If the past years of entrepreneurship and launching startups have taught me one true thing it's to feign brave, even in the face of uncertainty.
Entrepreneurship is hard.
There are no road maps, no rules, many ups, as many downs, big wins, crushing losses, wild guesses, giant leaps, incremental joys and plenty of days when you wonder why the F you started.
No startup comes easy. It's hard, hard work. Relentless. And you've got to really want to do it because no one else is going to push you to get up every day and keep working on your big idea to build a winning team and sticky customer base that enables your (temporary) survival.
It's a race to market, so you've got to get out there (even on the days you don't want to) and bang your drum so you stay visible, keep finding a way to GSD (however scrappy), gain traction, engage with mentors who've navigated the path before you and tap the rich seams and opportunities of the local support ecosystem (we have a thriving hub of accelerators, industry supporters, investor meets and entrepreneurship initiatives proliferating in Melbourne right now, so Victoria is indeed ripe for startups to seed).
Entrepreneurs know all this. That it's up to them to work their secret sauce (and the talent they can convince to come along for the ride).
Entrepreneurs also know it's hard work because they've already made their first difficult choices, stepped away from safety, challenged status quo and begun to smash their own glass ceilings because they've seen an opportunity where others didn't, a better idea, a white space. (Ideas are the easy part, of course).
Many of the exceptional individuals I met in the University of Melbourne's Master of Entrepreneurship last year (you know who you are!), any of whom could use their abundant talents in traditional workplaces, had already decided that their passion for entrepreneurship, business acumen, quest for innovation and incurable curiosity combined with a healthy risk appetite meant traditional work pathways weren't going to cut it. (Watch this space as their stars rise in the years to come.)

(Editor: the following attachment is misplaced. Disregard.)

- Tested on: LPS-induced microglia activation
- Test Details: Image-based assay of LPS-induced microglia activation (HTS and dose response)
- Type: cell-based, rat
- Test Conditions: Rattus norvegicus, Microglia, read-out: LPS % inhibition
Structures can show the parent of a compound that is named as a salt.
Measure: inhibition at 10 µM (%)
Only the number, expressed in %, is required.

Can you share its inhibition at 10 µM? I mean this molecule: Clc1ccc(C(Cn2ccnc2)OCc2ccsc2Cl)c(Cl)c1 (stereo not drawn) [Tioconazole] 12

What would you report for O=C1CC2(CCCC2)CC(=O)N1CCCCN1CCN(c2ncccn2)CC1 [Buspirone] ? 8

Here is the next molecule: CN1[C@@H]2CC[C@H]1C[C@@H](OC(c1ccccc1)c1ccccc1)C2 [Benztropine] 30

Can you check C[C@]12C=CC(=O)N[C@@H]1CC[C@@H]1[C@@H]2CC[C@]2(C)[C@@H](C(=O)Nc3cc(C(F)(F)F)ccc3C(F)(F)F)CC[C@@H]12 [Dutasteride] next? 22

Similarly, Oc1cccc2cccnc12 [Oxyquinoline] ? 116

But the facts remain. The odds are stacked against entrepreneurs.
Nine out of 10 startups fail*, the market is full of products no-one wants, founding teams regularly implode, funds atomise and customers need to be insatiably wooed and squarely won which often takes a critical combo of cash, luck and rapid pivoting for product market fit. (And let’s face it - if the dog won’t eat it, you go hungry.)
So you work out pretty fast that you need to use the ecosystem to give yourself the best chance at success.
Yes, you need to pitch. Yes, you need to hustle. Yes, you need to do your homework. (And yes, you need to prove people are actually willing to part with their dollars for your product.) But mostly you need to use your networks, and use them well and wisely.
I’ve been lucky enough to meet with and learn from Silicon Valley front runners (on Katie Mihell’s Women In Focus Innovation Tour in September 2017) and many of Australia's leading startup game-changers, VCs and industry leaders over the past years. Taking the hard-won advice of those who’ve started, survived and scaled is invaluable. You can’t get it unless you seek it.
But so too, the hard lessons learned from the unique starting, stopping and painful skinning of your own startup ventures is how you learn where your own roadblocks are.
Entrepreneurship can be taught and, more importantly, learned, but it would seem that much of what holds one back from startup success is not our businesses but ourselves.
The startup ecosystem right here in Victoria is full of people with varying talent and drive and dynamism but who, like all real entrepreneurs, have significant imposter syndrome and self-doubt when they fall down startup rabbit-holes.
The critical difference between those who can and those who can't is their willingness to be brave, back themselves, challenge status quo, use networks, weather startup stumbles, and to keep getting up, pushing hard, pivoting, validating and pivoting again til they eventually land on a market.
Then they swim like mad. Without the maps.
It's the mindset that makes an entrepreneur.
Make yours a brave one this year.
#juststart #beashark #startup #stepup #girledworld @girledworld
*Forbes 'Entrepreneurs' 2016